Ugly Celebrity Selfies Are Becoming A Thing And It Needs To End

Jena Greene | Contributor

As if we don’t have enough reasons to detest out-of-touch celebrities trying to raise awareness for bogus causes, here comes another one: the ugly selfie.

Celebrities are now being hailed as brave, raw, and real for posting unattractive photos of themselves on various social accounts. By choice.

Maybe it’s Hollywood’s backlash at paparazzi, who clamor for bad angles of pop stars at the grocery store to create buzz. We all remember Kim Kardashian’s June 2017 Mexico trip not because she looked good in a vintage Dior bikini but because she had cellulite. Those photos can be viewed here.

The whole point of the elusive bad-angle paparazzi shot is its element of surprise. The world likes pictures of celebrities caught off guard because we already know they’re attractive. Cellulite pics like Kim’s are satisfying because she actually thinks she looks good there. It’s the ultimate rain on the vanity parade.

So why, pray tell, have celebrities started to embrace this trend? Just last week, Jessica Biel tweeted a photo of herself in the shower, mouth wide open, eating a bowl of pasta.

This photo clearly isn’t meant to be cute, or sexy, or even promotional. It’s meant to be funny. Am I the only one who thinks she totally missed the mark?

Or Lena Dunham, who, in true Lena Dunham form, thinks the whole world joins hands and celebrates her message of anti-masculinity and her personification of the chubby girl you teased in 7th grade gym class, who hates physical exertion almost as much as she hates guns, fossil fuels, and white men in MAGA hats.

This July 4th weekend, she posted this photo, captioned “Really embracing the great outdoors over the holiday!!! No one worry about this lady!” Don’t worry, Lena. We won’t.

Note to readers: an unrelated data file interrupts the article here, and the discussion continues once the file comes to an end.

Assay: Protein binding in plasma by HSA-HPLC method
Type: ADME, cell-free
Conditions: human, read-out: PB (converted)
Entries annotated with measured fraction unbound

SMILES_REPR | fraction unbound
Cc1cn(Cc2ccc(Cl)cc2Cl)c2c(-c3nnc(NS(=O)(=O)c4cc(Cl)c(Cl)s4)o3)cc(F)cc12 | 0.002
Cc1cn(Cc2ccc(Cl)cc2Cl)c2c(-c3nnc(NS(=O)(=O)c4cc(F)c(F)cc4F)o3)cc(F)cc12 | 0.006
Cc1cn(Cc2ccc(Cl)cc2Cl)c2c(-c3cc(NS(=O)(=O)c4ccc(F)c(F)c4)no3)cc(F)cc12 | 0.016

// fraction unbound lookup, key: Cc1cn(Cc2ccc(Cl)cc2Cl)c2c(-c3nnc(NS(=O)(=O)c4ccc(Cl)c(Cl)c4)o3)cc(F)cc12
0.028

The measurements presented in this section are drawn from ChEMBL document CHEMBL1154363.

A post shared by Lena Dunham (@lenadunham) on

And then there’s Bella Thorne. Famous for once playing a girl who’s famous, in the TV show cleverly called “Famous.” When she’s not milking her rumored one-week relationship with Scott Disick for all it’s worth, she spends her time posting shameless and real photos like this one, captioned “When you’re sick as a dog and your acne is on fleek.”

A post shared by BELLA (@bellathorne) on

What ever happened to a good old celebrity glam shot? Or cute candid photos on the beach? Are you all now that bored and desperate for buzz that you’ve taken on the role of the paparazzi and post ugly photos yourself?

Call me crazy but I prefer a world that makes sense. Where celebrities bend over backwards trying to bury one unfortunate shot with dozens of unrealistically gorgeous ones.

If I follow a celebrity on social media, I’m following them to escape. Vacations to Bali? Front row at fashion week? A new Ferrari in the driveway? Sign me up. They’re in an unattainable league of their own.

I don’t follow Jessica Biel so I can say to myself, “Hey, look at good old Jessica there. She’s really brave and relatable because she eats fettuccine alfredo in the shower.”

No.

Selfies like these make me angry and jealous. I should be the one sitting in a bathtub stuffing my face while scrolling through a newsfeed of unattainable standards of beauty. Not Jessica Biel.

Sure, we may now live in a post-joke world of political correctness, where beauty contests are a thing of the past and there are no winners and losers in little league.

But celebrities are different. I’m fascinated by famous people because they’re attractive, rich, and largely immune to the daily hardships of the lower and middle class.

So take away my cousin’s first place home-run derby trophy. Tell him he can’t bring it in for show-and-tell because it might make other kids feel bad.

But please, don’t take away my right as a red blooded American to put celebrities in a league of their own.

Jena Greene

Contributor

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